This suggests that the behavioural change could be due to a specific, hard-wired alteration in brain structure, which is generated before cysts form and cannot be reversed. The finding casts doubt on theories that cysts or dopamine cause the behavioural changes of Toxoplasma infections.
Mind and matter
Joanne Webster, a parasite epidemiologist at Imperial College London who co-discovered the fear-negating effects of Toxoplasma in rats4, highlights the worrying implication that if the behavioural changes of Toxoplasma-caused schizophrenia are fixed, treatments that are intended to target cysts might have no effect. However, she notes that mice are not the best model for Toxoplasma infection in humans, because they experience more severe symptoms and complications. Webster uses rats in her research.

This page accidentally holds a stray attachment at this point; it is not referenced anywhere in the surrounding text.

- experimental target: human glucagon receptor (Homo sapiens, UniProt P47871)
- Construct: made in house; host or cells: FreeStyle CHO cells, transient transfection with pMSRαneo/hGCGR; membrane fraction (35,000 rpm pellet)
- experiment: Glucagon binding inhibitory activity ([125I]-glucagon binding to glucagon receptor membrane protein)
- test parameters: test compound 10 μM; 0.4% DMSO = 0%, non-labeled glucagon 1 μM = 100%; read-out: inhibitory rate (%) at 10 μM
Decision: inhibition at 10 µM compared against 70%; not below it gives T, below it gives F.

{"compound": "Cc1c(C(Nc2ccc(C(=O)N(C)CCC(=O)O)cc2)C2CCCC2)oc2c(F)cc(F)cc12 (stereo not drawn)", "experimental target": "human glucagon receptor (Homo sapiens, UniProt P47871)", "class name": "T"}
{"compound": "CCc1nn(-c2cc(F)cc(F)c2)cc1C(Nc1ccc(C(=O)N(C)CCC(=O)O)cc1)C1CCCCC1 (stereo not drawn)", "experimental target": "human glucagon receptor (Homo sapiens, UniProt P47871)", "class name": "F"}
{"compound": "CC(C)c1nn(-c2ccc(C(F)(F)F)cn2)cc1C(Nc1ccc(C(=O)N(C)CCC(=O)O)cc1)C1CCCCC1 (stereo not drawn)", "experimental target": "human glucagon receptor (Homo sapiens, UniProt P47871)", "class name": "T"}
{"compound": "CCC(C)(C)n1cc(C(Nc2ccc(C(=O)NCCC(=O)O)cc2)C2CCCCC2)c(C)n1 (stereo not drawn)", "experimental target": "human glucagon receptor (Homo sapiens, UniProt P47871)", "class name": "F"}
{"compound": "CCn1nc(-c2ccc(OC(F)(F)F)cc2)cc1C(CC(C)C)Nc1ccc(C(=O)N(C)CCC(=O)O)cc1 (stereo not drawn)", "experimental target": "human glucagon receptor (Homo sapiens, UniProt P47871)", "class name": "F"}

Ingram says that her group is using mice because of the better genetic tools available to help to uncover the mechanism behind behavioural changes. However, she is not yet convinced of the link between Toxoplasma infections and schizophrenia. Her findings may actually weaken that link, because they seem to provide evidence against the dopamine hypothesis.
She notes that Toxoplasma infections are common around the world, but their prevalence varies by region, whereas schizophrenia rates are consistent at around 1% globally. Furthermore, it is possible that the increased rate of Toxoplasma infections among people with schizophrenia is caused by them being more likely to pick up the parasite, rather than by the parasite causing schizophrenia.
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BMC Infect. Dis. 2, 11 (2002)., , , &